It can be easy to hate on Biebs, but his 2015 album “Purpose” was an impressive feat.
I’m not sure what my obsession is with 2015 lately. Perhaps because it was when I reached two decades on Earth? It surely was a memorable summer both personally and musically. However, it’s a release by Canada’s golden child Justin Bieber from November of that year which is rattling my head lately. Purpose was a great album front to back, and I don’t think it gets enough discussion. I can’t pinpoint why, but here’s to trying.
I was admittedly salty toward Biebs when he first debuted. Every girl in my high school freshman class was obsessed with him when they should have been obsessed with the starting quarterback of the freshman football team. I threw unwarranted slander his way, but I can’t pretend I didn’t bump “One Time” and “Baby” in my alone time. It got to a point where I no longer hid my fandom which I will absolutely never refer to as “Bieber Fever.” “Boyfriend” dropped in 2012 and was one of my favorite songs of the year. J Bieb was growing up before our eyes, dipping into Hip-Hop and R&B en route to impressing and collaborating with artists in those genres in the process.
Thus, it should come as no shock that he had an A-List of features for Purpose. Well, along with his label affiliation with Def Jam. Over the 18-track deluxe album, Big Sean, Travis Scott, Nas, Halsey, Diplo, and Skrillex all pop up to assist Justin in what is, to me, his best work album-wise. The only reason I say this is because Journals wasn’t an official release. For me, this is fully grown up Justin. It was impressive to see him burst onto the scene in 2009 as the teenage sensation, but something about seeing an artist grow into themselves and hone their abilities is remarkable.
Purpose came after a turbulent year for the 24-year-old, dealing with heartbreak and a temporary retirement stint. Yet singles “Where Are U Now,” “What Do You Mean,” and “Sorry” steamrolled ahead up to the inevitable release of his fourth studio album. “Love Yourself” is the most polite yet rude R&B “fuck you” ballad I have ever heard. Even though the guitar sound may lull you into thinking he’s got some cute shit coming, he quickly gets into telling shawty how he really feels about her. “My mama don’t like you and she likes everyone” is absolutely egregious and I love every second of it. These people from our past often think they have a hold on us and our family, so a moment like this hopefully empowered some scorned lovers to boss up and dismiss their exes.
“No Sense” is a love bop with a smooth chorus highlighted by Trav completely switching the flow at the end. Surely it was an early sign of his music flexibility on a more commercial scale, but the frantic energy they both exude makes it evident this came from a real place for both of them. Halsey joins up for “The Feeling” which has an electro-pop feel to it but it isn’t just about the beat. They both confront their truths as to whether they love the person they’re with or simply the feeling of being in love. Another relatable cut we can simultaneously dance to at a festival and torture ourselves with on a late night.
While Justin has collaborated with a horde of rappers, namely Drake, Lil Wayne, Chance The Rapper, Future, and Ludacris, if you had told me Nas would join him for a song I’d look at your crazily. Now, with more knowledge of the business and that labels strongly encourage their signees to collaborate with their labelmates, it isn’t so far-fetched to me. Though I wonder how much it was the label making Nas do it or Nas seeing a golden opportunity to expand his reach to a new market.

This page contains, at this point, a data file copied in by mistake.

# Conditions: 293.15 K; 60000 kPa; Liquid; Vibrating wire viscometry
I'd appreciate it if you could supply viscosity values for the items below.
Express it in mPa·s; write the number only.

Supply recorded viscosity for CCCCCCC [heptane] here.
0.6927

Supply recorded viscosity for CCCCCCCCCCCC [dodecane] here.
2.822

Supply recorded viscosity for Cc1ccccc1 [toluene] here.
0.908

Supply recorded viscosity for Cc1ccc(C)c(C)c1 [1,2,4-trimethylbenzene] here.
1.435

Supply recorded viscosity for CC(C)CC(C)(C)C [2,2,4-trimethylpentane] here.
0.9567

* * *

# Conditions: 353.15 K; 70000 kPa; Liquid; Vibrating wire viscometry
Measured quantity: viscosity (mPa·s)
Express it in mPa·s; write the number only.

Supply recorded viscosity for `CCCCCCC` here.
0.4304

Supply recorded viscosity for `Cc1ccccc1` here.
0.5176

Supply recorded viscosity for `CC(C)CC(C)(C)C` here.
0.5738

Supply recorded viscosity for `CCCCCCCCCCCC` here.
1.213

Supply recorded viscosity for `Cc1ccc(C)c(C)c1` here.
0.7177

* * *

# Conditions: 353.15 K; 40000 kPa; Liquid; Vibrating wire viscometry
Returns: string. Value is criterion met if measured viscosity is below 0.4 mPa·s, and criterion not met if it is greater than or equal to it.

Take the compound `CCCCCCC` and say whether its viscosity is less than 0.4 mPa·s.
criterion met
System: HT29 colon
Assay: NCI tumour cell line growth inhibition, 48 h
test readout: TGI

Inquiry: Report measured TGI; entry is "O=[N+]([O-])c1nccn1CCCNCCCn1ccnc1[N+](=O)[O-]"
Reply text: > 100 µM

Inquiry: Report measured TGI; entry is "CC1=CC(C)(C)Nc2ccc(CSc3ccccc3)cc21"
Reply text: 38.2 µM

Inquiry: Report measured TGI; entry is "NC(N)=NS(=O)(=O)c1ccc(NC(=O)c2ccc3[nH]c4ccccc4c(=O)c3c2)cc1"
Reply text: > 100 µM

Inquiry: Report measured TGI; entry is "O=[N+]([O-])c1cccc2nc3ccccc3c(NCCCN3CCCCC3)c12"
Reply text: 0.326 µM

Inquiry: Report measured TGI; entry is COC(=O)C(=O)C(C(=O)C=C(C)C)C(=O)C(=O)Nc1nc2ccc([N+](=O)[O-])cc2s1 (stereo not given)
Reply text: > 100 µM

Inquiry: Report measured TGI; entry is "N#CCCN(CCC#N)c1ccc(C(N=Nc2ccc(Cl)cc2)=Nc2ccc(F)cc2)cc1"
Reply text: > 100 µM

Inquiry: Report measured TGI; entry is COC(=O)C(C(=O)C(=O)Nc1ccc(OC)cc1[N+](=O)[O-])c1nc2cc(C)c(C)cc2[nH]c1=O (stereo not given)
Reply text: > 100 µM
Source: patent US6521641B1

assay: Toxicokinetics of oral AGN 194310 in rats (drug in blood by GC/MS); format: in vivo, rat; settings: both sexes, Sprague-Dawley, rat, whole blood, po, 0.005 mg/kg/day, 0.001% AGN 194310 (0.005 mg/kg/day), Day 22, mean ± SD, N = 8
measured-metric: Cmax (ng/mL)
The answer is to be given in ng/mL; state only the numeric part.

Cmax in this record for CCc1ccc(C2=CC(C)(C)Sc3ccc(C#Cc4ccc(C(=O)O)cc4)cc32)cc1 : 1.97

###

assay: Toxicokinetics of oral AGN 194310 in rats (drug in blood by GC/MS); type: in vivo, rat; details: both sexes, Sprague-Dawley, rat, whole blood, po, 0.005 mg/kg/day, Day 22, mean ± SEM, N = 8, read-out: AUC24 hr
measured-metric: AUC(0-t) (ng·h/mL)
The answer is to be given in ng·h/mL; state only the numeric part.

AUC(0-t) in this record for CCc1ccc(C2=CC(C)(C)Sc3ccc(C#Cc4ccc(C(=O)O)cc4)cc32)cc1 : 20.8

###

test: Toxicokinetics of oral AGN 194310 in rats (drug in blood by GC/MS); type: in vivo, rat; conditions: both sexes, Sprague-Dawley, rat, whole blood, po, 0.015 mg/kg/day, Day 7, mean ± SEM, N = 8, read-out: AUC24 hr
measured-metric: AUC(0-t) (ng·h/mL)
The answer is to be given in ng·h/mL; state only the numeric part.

Whatever the case may be, Andre Harris created a beat that both men could simultaneously feel comfortable yet ready for tear it down. It may not be my favorite song on the album, but the Illmatic rapper delivered a strong verse about how difficult it is maintaining a relationship with a woman and how he doesn’t have time for nonsense after all he’s accomplished. It certainly fits the theme, and I’m sure Biebs was ecstatic to have such a powerful name on his tracklist.
The title track is the true moment. All of the negativity of the last few years lead him to the point where he openly discussed his relationship with God. It sounds like a love song, and for what it’s worth it is. He loves God, he loves his fans, and loves the fact he found his “Purpose.” It’s a tear-jerker for sure, much like the piano ballad “Life Is Worth The Living.” To see Bieber addressing his religion and encourage people to live another day wasn’t appreciated in the way it should. We tear down our stars for the bad things they do, but we should equally promote the positivity they put out in their music. Purpose was full of hits, but the same songs that sent commercial shockwaves surely hit home for a lot of his fans.
You can’t help but feel what your favorite artists feel. The heartbreak, the struggle, the anger, and what have you. There were people quite literally prepared to take their lives when the news broke that he may retire, so this moment in 2015 meant a lot to more people than just him and the impact goes far beyond that year. Bieber wasn’t the “cute” little boy that girls obsessed over, much to my chagrin. He was forced to mature and accept where his life was before moving forward. Purpose feels like that acceptance, in addition to a celebration of what was to come in his future now that he was back on track. As we can see now, the happily married singer is doing just fine only now he has a newfound purpose.